What’s passing for a civilized society is rapidly deteriorating and appears to be only headed for the worse. I know this is counter to our year long focus on “Resurrecting Positivity”, however in order to do so we need to align ourselves to defeat negativity and lack of concern.
It’s time to step up and make a difference. To put faith into action and each do whatever we can to help. An idea that is all too uncommon when examining what is actually occurring.
When He walked the earth, Jesus said the greatest commandment is to love one another as He loved us.
Yet groups that try to claim they represent His way are not doing so.
They in particular need to realize and accept that no matter who you are or where you come from or what circumstance you may be trying to live through there are three things all people have in common.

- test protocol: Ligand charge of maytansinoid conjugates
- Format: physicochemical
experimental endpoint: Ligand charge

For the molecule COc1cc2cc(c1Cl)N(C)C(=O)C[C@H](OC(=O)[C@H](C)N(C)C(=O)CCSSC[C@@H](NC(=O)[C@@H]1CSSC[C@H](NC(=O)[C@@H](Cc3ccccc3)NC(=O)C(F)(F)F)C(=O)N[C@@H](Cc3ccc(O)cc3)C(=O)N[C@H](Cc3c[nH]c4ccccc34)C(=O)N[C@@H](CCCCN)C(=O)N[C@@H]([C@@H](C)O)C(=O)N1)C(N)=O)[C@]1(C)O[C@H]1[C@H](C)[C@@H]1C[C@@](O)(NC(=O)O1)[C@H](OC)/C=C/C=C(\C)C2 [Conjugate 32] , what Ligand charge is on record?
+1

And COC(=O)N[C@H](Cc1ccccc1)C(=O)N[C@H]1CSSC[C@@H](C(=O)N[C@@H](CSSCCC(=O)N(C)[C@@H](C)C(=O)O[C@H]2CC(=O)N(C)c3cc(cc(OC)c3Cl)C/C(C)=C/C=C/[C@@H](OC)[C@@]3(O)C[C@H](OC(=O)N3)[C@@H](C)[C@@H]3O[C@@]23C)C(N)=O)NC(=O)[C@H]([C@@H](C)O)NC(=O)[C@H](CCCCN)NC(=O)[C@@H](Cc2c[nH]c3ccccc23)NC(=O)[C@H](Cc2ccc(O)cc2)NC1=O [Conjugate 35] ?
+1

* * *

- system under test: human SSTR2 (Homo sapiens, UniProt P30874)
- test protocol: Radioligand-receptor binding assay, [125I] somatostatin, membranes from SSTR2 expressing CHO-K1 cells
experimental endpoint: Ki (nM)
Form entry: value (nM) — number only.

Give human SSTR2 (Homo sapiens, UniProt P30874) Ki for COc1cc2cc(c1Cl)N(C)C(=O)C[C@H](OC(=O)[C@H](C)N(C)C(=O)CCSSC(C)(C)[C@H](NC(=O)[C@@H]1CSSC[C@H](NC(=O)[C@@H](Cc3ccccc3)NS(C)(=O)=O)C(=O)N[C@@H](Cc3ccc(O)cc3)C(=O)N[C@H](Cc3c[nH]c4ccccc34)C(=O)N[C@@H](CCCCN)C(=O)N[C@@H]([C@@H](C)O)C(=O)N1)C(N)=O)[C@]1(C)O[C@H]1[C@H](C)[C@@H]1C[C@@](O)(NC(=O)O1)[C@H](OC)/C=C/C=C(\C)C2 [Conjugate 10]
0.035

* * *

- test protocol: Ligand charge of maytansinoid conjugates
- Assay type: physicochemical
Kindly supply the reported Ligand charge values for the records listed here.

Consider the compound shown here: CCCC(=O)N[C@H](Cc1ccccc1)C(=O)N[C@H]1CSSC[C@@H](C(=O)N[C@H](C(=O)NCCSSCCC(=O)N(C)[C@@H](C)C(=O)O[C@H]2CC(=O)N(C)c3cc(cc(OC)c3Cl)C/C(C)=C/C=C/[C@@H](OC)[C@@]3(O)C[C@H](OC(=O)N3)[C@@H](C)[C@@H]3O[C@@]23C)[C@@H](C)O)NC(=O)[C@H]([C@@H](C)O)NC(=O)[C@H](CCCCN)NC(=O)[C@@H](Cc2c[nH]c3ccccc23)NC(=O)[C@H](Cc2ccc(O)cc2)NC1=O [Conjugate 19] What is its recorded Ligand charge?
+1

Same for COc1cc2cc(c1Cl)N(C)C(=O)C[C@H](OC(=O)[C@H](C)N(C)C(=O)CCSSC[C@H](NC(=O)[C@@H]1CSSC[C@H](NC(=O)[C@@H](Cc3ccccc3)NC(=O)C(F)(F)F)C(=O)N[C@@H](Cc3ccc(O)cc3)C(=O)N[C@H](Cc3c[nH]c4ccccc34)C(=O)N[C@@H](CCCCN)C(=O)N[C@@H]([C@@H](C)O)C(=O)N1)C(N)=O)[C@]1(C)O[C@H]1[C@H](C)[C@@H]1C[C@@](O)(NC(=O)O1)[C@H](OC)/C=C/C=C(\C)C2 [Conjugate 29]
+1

Everyone desires these three things and everyone should be treated accordingly by these virtues. That’s why this week we are going to spend a lot of time discussing these basic inalienable rights and reminding of their importance.
We’ll begin with the first of those three tomorrow, because honestly I am still dealing with anger in connection to what I have witnessed.
Righteous indignation or not I know anger is not healthy. So I need to process that yet myself.
I will be sharing some first hand insights into what I apparently was led to see. Things I certainly did not expect and even incidents that put my life in danger.
Those are stories I will share over the coming weeks, but I believe we need first this week, and in “we” – I do mean both you and I, to refocus on the basics of human understanding and relations.
So Tuesday’s discussion began with a “Calling For Compassion”.
Living within a covenant of being compassionate allows us to feel more, help others and embrace our vulnerability. That can transform our suffering, pain or injustice into healing, growth and change